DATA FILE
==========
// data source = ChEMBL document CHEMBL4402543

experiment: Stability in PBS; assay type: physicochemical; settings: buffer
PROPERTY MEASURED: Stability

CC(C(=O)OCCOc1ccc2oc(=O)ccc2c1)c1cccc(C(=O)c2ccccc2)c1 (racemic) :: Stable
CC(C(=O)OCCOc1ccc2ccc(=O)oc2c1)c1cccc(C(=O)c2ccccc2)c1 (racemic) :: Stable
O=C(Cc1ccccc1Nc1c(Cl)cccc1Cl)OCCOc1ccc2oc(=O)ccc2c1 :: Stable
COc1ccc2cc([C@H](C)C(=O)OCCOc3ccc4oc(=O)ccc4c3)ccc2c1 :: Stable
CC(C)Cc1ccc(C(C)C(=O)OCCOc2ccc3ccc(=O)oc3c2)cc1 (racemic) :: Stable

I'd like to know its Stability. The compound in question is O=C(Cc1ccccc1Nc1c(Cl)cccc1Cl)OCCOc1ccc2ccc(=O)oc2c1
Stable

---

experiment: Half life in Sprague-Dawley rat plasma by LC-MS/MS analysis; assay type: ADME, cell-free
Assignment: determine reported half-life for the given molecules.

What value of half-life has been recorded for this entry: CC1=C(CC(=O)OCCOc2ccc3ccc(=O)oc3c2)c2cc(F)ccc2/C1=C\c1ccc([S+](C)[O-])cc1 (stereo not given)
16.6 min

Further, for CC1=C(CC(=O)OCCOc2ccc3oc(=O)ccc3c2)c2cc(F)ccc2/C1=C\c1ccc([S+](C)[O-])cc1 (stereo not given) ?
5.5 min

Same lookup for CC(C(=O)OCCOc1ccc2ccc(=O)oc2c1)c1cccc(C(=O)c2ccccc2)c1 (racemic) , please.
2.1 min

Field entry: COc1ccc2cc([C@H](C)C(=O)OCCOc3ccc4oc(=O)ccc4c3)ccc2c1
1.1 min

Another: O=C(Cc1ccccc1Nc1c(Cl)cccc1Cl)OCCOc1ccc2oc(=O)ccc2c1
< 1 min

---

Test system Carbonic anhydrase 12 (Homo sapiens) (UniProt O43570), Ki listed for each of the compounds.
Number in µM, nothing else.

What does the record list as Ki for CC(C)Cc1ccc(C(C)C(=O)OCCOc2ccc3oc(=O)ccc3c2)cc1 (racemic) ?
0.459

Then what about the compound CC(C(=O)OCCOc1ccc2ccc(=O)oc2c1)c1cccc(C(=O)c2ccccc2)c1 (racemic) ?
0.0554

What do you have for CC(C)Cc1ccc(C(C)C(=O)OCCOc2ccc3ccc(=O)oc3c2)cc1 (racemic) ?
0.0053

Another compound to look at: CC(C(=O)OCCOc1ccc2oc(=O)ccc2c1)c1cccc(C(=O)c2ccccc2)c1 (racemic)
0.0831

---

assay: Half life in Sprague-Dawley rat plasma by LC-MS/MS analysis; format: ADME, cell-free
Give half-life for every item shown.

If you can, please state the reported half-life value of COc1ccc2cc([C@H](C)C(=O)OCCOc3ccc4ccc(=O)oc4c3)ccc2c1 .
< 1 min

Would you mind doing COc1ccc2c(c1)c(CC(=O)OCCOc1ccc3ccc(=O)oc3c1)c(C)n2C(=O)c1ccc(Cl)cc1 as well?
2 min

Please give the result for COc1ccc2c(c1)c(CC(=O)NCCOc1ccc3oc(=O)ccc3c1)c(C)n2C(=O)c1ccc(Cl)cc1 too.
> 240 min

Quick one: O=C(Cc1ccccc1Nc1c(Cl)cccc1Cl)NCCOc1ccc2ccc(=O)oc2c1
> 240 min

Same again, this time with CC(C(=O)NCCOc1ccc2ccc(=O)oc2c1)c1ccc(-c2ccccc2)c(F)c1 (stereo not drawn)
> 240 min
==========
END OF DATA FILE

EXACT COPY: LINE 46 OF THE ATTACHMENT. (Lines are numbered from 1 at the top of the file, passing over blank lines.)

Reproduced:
Same again, this time with CC(C(=O)NCCOc1ccc2ccc(=O)oc2c1)c1ccc(-c2ccccc2)c(F)c1 (stereo not drawn)